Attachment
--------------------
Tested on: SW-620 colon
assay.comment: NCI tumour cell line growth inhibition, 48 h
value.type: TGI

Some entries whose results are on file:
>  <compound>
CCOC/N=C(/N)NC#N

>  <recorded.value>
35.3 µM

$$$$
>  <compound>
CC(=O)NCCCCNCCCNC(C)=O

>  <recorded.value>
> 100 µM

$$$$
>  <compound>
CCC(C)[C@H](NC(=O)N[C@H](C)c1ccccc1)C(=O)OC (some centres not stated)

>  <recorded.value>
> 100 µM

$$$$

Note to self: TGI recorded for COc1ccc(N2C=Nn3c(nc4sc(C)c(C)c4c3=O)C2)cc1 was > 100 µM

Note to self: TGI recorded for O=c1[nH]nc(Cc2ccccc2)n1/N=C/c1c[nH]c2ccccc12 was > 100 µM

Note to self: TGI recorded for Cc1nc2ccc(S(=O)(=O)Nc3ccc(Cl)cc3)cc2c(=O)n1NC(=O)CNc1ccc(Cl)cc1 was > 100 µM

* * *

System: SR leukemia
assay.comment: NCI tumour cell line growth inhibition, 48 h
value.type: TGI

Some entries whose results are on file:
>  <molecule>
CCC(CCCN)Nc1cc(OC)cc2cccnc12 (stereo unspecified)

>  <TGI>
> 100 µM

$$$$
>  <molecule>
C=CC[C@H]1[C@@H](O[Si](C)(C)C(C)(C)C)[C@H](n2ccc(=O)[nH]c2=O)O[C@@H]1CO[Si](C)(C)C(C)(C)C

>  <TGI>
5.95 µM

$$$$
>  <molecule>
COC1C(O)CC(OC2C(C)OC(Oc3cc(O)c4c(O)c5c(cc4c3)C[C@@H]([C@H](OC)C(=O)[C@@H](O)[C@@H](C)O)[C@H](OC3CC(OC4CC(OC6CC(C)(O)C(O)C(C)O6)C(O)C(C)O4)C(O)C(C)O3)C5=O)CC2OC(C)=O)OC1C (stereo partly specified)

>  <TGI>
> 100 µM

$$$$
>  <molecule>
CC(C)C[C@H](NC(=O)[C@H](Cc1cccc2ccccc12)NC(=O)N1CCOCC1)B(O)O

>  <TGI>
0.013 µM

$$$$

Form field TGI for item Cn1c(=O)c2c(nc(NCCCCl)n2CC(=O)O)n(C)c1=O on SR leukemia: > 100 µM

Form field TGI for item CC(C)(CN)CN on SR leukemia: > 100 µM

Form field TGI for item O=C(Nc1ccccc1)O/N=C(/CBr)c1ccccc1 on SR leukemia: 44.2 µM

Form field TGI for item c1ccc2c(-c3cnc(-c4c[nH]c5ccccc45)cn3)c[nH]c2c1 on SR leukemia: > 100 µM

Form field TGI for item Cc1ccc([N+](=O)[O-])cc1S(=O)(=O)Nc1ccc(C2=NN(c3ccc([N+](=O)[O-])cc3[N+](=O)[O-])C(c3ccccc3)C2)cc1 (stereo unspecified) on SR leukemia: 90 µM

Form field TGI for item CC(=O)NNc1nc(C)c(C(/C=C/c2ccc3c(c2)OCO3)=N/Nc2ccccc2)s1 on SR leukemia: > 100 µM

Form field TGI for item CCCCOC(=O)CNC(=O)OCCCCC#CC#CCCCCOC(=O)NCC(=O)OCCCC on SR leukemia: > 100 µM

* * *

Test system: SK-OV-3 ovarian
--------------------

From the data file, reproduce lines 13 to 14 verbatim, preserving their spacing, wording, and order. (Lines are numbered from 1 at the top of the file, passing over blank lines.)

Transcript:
> 100 µM

$$$$